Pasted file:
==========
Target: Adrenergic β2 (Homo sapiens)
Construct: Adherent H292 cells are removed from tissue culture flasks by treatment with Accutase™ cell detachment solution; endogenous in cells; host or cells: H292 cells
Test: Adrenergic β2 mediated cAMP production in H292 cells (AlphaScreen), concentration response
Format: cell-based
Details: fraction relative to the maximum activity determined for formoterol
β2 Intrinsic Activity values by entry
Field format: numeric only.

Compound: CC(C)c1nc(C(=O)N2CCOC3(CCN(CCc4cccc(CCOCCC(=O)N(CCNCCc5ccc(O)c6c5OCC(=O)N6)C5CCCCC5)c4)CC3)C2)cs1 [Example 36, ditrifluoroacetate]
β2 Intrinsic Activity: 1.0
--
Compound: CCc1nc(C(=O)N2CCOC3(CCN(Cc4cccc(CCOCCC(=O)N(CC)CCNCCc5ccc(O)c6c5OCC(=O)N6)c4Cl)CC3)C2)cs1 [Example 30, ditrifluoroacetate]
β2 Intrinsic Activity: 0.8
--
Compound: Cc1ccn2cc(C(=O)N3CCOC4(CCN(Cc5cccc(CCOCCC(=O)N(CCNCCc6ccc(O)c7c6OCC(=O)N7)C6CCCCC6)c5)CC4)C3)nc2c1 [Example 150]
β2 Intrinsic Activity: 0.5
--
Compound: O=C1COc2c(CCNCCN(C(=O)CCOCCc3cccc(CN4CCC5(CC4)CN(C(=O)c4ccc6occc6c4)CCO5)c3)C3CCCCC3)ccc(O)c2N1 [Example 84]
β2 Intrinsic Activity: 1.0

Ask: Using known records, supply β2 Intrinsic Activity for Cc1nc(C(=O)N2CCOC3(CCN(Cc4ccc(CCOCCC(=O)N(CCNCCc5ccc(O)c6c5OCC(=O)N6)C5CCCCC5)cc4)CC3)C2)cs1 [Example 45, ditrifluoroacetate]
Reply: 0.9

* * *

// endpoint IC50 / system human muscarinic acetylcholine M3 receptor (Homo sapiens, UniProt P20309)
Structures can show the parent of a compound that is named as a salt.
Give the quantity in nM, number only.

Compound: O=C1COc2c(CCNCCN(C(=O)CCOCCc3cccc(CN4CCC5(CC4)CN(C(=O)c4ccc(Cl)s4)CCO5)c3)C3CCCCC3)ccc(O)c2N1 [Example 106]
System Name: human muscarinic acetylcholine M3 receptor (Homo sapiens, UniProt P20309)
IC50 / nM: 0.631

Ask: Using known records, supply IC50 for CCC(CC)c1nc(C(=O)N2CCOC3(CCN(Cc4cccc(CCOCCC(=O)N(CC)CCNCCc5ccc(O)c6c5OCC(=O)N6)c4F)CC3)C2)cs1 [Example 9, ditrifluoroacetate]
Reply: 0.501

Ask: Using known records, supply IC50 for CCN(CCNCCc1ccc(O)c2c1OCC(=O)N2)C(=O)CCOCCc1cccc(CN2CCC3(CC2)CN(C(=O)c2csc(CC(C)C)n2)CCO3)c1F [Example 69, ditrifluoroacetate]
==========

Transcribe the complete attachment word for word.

Target: Adrenergic β2 (Homo sapiens)
Construct: Adherent H292 cells are removed from tissue culture flasks by treatment with Accutase™ cell detachment solution; endogenous in cells; host or cells: H292 cells
Test: Adrenergic β2 mediated cAMP production in H292 cells (AlphaScreen), concentration response
Format: cell-based
Details: fraction relative to the maximum activity determined for formoterol
β2 Intrinsic Activity values by entry
Field format: numeric only.

Compound: CC(C)c1nc(C(=O)N2CCOC3(CCN(CCc4cccc(CCOCCC(=O)N(CCNCCc5ccc(O)c6c5OCC(=O)N6)C5CCCCC5)c4)CC3)C2)cs1 [Example 36, ditrifluoroacetate]
β2 Intrinsic Activity: 1.0
--
Compound: CCc1nc(C(=O)N2CCOC3(CCN(Cc4cccc(CCOCCC(=O)N(CC)CCNCCc5ccc(O)c6c5OCC(=O)N6)c4Cl)CC3)C2)cs1 [Example 30, ditrifluoroacetate]
β2 Intrinsic Activity: 0.8
--
Compound: Cc1ccn2cc(C(=O)N3CCOC4(CCN(Cc5cccc(CCOCCC(=O)N(CCNCCc6ccc(O)c7c6OCC(=O)N7)C6CCCCC6)c5)CC4)C3)nc2c1 [Example 150]
β2 Intrinsic Activity: 0.5
--
Compound: O=C1COc2c(CCNCCN(C(=O)CCOCCc3cccc(CN4CCC5(CC4)CN(C(=O)c4ccc6occc6c4)CCO5)c3)C3CCCCC3)ccc(O)c2N1 [Example 84]
β2 Intrinsic Activity: 1.0

Ask: Using known records, supply β2 Intrinsic Activity for Cc1nc(C(=O)N2CCOC3(CCN(Cc4ccc(CCOCCC(=O)N(CCNCCc5ccc(O)c6c5OCC(=O)N6)C5CCCCC5)cc4)CC3)C2)cs1 [Example 45, ditrifluoroacetate]
Reply: 0.9

* * *

// endpoint IC50 / system human muscarinic acetylcholine M3 receptor (Homo sapiens, UniProt P20309)
Structures can show the parent of a compound that is named as a salt.
Give the quantity in nM, number only.

Compound: O=C1COc2c(CCNCCN(C(=O)CCOCCc3cccc(CN4CCC5(CC4)CN(C(=O)c4ccc(Cl)s4)CCO5)c3)C3CCCCC3)ccc(O)c2N1 [Example 106]
System Name: human muscarinic acetylcholine M3 receptor (Homo sapiens, UniProt P20309)
IC50 / nM: 0.631

Ask: Using known records, supply IC50 for CCC(CC)c1nc(C(=O)N2CCOC3(CCN(Cc4cccc(CCOCCC(=O)N(CC)CCNCCc5ccc(O)c6c5OCC(=O)N6)c4F)CC3)C2)cs1 [Example 9, ditrifluoroacetate]
Reply: 0.501

Ask: Using known records, supply IC50 for CCN(CCNCCc1ccc(O)c2c1OCC(=O)N2)C(=O)CCOCCc1cccc(CN2CCC3(CC2)CN(C(=O)c2csc(CC(C)C)n2)CCO3)c1F [Example 69, ditrifluoroacetate]